Author: Sueyeun Juliette Lee
Publisher: Factory School (2010)
In her second book-length collection, Sueyeun Juliette Lee suggests that suicide, K-pop, tourism, and atomic explosions have emerged as expressions of the forces upholding untenable national imaginations. Go underground with her and enter into a subterranean consideration of how history collides with human memory to generate new, unseen currents for being.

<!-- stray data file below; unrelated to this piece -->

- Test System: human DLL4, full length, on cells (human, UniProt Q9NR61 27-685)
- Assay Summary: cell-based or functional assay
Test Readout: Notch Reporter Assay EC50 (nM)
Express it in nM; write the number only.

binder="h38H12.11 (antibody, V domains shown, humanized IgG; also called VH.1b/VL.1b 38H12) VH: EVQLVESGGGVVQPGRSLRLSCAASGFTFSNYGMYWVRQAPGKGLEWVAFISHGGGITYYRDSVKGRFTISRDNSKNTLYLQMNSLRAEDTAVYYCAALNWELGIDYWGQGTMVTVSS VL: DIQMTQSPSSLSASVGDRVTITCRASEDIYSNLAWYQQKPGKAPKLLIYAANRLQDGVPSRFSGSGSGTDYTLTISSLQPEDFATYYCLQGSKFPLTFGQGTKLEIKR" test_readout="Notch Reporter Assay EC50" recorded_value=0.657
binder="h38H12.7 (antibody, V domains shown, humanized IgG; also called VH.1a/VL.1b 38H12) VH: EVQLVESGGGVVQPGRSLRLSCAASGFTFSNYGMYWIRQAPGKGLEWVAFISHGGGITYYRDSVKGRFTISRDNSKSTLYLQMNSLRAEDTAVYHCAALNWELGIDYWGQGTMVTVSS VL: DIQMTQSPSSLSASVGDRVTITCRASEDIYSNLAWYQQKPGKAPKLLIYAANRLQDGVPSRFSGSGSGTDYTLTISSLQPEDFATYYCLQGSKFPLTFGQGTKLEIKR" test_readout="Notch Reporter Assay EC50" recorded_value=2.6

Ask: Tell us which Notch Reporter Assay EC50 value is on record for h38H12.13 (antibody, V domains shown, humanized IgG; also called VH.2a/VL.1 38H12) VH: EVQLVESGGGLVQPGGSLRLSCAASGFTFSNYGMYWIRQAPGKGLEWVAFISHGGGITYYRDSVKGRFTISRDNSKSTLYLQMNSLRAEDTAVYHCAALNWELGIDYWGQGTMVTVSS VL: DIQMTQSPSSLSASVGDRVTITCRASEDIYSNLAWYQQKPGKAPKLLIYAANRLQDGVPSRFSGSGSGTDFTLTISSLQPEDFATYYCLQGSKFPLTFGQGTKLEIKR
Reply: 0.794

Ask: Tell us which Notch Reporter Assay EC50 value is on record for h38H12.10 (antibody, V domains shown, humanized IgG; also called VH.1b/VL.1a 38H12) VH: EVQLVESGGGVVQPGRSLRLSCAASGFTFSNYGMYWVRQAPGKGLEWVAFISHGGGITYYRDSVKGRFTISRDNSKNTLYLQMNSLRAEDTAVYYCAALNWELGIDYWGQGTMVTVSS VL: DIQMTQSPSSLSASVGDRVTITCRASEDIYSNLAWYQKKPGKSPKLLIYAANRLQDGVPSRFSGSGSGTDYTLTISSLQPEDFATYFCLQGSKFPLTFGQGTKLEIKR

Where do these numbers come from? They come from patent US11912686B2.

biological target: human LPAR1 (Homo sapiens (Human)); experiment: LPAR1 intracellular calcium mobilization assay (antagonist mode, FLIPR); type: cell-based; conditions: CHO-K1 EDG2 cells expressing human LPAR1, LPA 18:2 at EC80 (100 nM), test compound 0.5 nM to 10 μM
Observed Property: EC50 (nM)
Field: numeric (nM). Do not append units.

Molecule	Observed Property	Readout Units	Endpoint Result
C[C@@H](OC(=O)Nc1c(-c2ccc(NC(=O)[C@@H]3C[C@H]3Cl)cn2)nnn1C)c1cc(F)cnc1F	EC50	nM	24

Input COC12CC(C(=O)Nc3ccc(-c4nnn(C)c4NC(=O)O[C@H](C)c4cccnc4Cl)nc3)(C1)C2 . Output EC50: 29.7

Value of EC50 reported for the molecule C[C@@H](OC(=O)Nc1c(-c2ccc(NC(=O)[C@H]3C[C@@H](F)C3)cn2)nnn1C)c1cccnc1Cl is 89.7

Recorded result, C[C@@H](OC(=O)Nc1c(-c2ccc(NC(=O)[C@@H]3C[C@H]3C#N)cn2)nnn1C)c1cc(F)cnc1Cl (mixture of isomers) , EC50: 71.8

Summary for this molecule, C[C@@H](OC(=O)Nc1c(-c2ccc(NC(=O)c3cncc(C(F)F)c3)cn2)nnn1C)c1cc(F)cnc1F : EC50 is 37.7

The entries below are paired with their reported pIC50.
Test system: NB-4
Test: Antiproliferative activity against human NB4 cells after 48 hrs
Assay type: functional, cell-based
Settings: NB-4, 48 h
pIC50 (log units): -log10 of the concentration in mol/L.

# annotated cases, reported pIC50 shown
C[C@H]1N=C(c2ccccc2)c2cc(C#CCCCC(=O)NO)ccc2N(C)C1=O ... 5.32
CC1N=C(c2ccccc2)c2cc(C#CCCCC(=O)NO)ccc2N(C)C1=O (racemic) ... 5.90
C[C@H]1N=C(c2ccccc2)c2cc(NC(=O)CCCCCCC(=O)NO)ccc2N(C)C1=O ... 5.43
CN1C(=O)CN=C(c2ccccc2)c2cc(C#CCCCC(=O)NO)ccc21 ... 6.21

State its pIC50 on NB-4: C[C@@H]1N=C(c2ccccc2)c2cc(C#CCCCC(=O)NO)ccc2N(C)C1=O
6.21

"Place—both as a geographical and emotional landscape—is a primary conceit in Sueyeun Juliette Lee's brilliant second book, Underground National. One of the more intriguing factors about Lee's poetry is the way she conflates images and language to thrust the reader into a space of indeterminacies. We are confronted with the mathematics of bodies being (mis)governed, as well as the inability to attach concrete definitions to both people and situations. As Lee's words struggle, search, prod, and probe, we are forced to decipher what it means to be human and all the codifications that come with existing in a world filled with violence, greed, and damaging political ideologies."